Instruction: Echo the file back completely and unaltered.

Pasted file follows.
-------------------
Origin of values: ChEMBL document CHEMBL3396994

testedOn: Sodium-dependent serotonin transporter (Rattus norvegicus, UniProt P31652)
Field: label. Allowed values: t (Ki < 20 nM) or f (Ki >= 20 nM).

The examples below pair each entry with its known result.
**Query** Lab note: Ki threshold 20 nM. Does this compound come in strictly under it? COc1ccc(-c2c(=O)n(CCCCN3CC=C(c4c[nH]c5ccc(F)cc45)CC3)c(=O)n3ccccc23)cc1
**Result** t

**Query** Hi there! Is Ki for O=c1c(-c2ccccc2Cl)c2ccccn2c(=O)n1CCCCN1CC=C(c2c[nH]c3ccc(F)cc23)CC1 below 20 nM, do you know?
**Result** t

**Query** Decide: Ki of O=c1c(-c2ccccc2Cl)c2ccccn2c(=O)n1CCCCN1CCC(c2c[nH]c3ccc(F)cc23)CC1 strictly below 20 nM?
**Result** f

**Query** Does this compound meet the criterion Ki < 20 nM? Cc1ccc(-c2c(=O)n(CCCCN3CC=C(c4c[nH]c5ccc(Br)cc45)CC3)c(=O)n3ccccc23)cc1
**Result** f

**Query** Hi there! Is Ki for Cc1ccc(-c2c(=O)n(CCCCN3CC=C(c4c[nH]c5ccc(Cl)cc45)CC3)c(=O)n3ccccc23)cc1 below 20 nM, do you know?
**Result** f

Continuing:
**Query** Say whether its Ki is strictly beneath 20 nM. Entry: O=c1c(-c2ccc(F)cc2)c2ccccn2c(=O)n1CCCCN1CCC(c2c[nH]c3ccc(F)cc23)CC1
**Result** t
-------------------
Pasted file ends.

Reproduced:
Origin of values: ChEMBL document CHEMBL3396994

testedOn: Sodium-dependent serotonin transporter (Rattus norvegicus, UniProt P31652)
Field: label. Allowed values: t (Ki < 20 nM) or f (Ki >= 20 nM).

The examples below pair each entry with its known result.
**Query** Lab note: Ki threshold 20 nM. Does this compound come in strictly under it? COc1ccc(-c2c(=O)n(CCCCN3CC=C(c4c[nH]c5ccc(F)cc45)CC3)c(=O)n3ccccc23)cc1
**Result** t

**Query** Hi there! Is Ki for O=c1c(-c2ccccc2Cl)c2ccccn2c(=O)n1CCCCN1CC=C(c2c[nH]c3ccc(F)cc23)CC1 below 20 nM, do you know?
**Result** t

**Query** Decide: Ki of O=c1c(-c2ccccc2Cl)c2ccccn2c(=O)n1CCCCN1CCC(c2c[nH]c3ccc(F)cc23)CC1 strictly below 20 nM?
**Result** f

**Query** Does this compound meet the criterion Ki < 20 nM? Cc1ccc(-c2c(=O)n(CCCCN3CC=C(c4c[nH]c5ccc(Br)cc45)CC3)c(=O)n3ccccc23)cc1
**Result** f

**Query** Hi there! Is Ki for Cc1ccc(-c2c(=O)n(CCCCN3CC=C(c4c[nH]c5ccc(Cl)cc45)CC3)c(=O)n3ccccc23)cc1 below 20 nM, do you know?
**Result** f

Continuing:
**Query** Say whether its Ki is strictly beneath 20 nM. Entry: O=c1c(-c2ccc(F)cc2)c2ccccn2c(=O)n1CCCCN1CCC(c2c[nH]c3ccc(F)cc23)CC1
**Result** t